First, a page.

As we age, many things tug at the threads of our imagination to which the semblance may barely exist. The capitalistic society of labor may dilute a sense of work/life balance to the point where we might refrain from indulging in the hobbies we love the most. On top of that is the truth that life is finite and that as we grow older, the loss of the people we love becomes more of a possibility. Sometimes, it’s in a prolonged matter; in other cases, it happens without warning. Nevertheless, it josses that carefree, kid-like wonder inside of us. To that degree, you at least try somewhat to understand the primary fable John Krasinski’s “IF” is looking to get across. Life may throw us into choppy waters because of varying circumstances, but the stories of better days will keep us afloat.

It’s a universal message that, portrayed with the right touch, appeals to children and adults alike. A recurring issue that happens within the film is that there are so many stories, characters, and visual masters it has to serve that the overall weight of the message isn’t as efficacious as it would like to be. The film jumps around to so many places that when it settles on its core teaching, it’s too late to show the viewers why it’s so important to take with them. 

A montage of home videos and memories play from a family of three through the eyes of a girl named Bea (Cailey Fleming). Unfortunately, Bea loses her mother when she’s younger, and her father (played by Krasinski) is getting ready to undergo a scary medical procedure. Despite that, he meets his circumstances with optimism and gags to help keep Bea’s spirits up. But the tragedy of losing her mother almost inhibits Bea from growing out of the euphoric state a twelve-year-old might opt into. While staying with her grandmother Margaret (Fiona Shaw), she dismisses her love of art as something kids do. In how grief operates, permeating into the things you love, you can understand why she would feel this way. Soon after, Bea would be introduced into an adjacent world while worrying about her father’s fate. It starts with seeing an old-style cartoon ballerina running out of her apartment. Then, it’s witnessing her upstairs neighbor, Cal (Ryan Reynolds), retrieve a big purple giant monster, Blue (Steve Carrell). There are IFs (another word for imaginary friends) within this story, and they have a conundrum of sorts. 

Phoebe Waller-Bridge (Blossom), left, and Cailey Fleming (Bea) star in Paramount Pictures’ “IF.”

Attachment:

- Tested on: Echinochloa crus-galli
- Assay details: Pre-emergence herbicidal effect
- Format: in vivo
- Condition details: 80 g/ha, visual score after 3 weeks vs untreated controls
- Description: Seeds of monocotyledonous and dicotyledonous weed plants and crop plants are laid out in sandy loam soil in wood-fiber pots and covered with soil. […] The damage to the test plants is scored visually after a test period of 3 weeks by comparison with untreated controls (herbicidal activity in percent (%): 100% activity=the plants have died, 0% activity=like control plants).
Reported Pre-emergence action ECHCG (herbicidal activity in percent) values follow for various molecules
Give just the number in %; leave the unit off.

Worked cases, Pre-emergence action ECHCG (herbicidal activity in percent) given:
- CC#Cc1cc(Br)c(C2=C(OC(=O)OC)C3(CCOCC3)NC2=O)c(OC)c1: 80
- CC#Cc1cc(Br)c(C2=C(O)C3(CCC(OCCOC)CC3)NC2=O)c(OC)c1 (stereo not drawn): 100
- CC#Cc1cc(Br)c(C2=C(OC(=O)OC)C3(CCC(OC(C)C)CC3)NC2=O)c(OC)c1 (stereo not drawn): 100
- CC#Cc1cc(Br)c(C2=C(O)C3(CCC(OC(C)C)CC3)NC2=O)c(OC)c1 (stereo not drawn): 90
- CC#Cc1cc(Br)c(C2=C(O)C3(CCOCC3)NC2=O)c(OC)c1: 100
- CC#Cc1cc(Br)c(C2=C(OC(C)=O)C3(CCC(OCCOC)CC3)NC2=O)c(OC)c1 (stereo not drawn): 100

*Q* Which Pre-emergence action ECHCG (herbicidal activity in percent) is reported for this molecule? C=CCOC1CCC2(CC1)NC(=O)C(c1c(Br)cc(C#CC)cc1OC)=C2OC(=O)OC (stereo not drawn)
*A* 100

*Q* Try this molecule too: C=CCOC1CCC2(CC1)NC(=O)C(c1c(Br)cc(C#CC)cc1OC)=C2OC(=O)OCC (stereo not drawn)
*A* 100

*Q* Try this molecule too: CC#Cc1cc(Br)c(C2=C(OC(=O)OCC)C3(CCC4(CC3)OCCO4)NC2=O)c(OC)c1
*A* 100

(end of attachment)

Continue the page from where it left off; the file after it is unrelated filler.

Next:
Imaginary friends are shining beacons of possibilities from our childhoods that instill an air of the impossible being possible inside us. What happens to these figments of our minds when we grow up and perhaps forget the things we may have held dear in the first place? That’s where Cal (and hopefully Bea) comes in, with an almost matchmaker agency to ensure the IFs find new children to instill their magic in. It’s summer in New York, and upon her father’s insistence, Bea takes the job helping a begrudgingly receptive Cal to ensure these creatures have a happy home to go to. It’s there where the film tries to walk a fine line between hard-hitting emotional beats and a sense of infinite wonder that imagination brings. To Krasinski’s credit with Janusz Kamiński’s cinematography, they at least nail the colorfulness of Bea’s imagination. There’s an extended sequence within the IFs headquarters where Bea shows off the extent of her creativity that is joyful. It also hints at the many bridge parts to come where to get the next plot point. “IF” tends to throw things into a scene like that with a pop song in tow. Given the succession in which this happens, it lessens the overall feeling of why these set pieces feel so good to see. 

L-r, Sam Rockwell (Super Dog), Cello, Akwafina (Bubble), Matt Damon (Flower), Keegan-Michael Key (Slime Ball) and Jon Stewart (Robot) star in Paramount Pictures’ “IF.”

The IFs bolster an impressive voice talent ensemble from Steve Carrell, Phoebe Waller-Bridge, Matt Damon, Louis Gossett Jr., and Maya Rudolph, to name a few. One of the apexs involving the IFs is an audition scene that Cal and Bea carry on to pair up with her new friend she meets in the hospital named Benjamin (Alan Kim). It’s there where you see how funny and originative the character designs for the imaginary friends are. It varies from a simple talking glass of water with ice cubes, a melting marshmallow, and an overzealous super sleuth detective. When they go into action, a genuine joy exists in seeing them do their thing. “IF” stumbles within two degrees — the world-building as to where these imaginary friends exist and a fight to connect the two tones to make a fitting conclusion. Throughout the film, there’s a slight overture about what might happen if the IFs aren’t repurposed into finding someone else to help (well, maybe). These fears are quieted in rapid succession because, despite their plight, they seem to be having a good time anyway. A plot twist in how the story’s main goal wraps up only makes the waters murkier. Lastly, there’s the overall leveling of the contrast between Bea’s story and the adventure she elects to go on. Is Bea’s task to find these imaginary friends a new pairing and teach Cal the wonderment of happiness?

In the real world, she’s facing an uncertain future for her father, to which we don’t know the extent of his condition. Thus, time passes, and there isn’t a sense of established urgency to learn the lesson while dealing with the often tricky weight of uncertainty. The essence of imagination spans a lifetime, but “IF” has so much to say about the release and reclamation of it that a lot is lost in translation.

Main Photo Credit: Paramount Pictures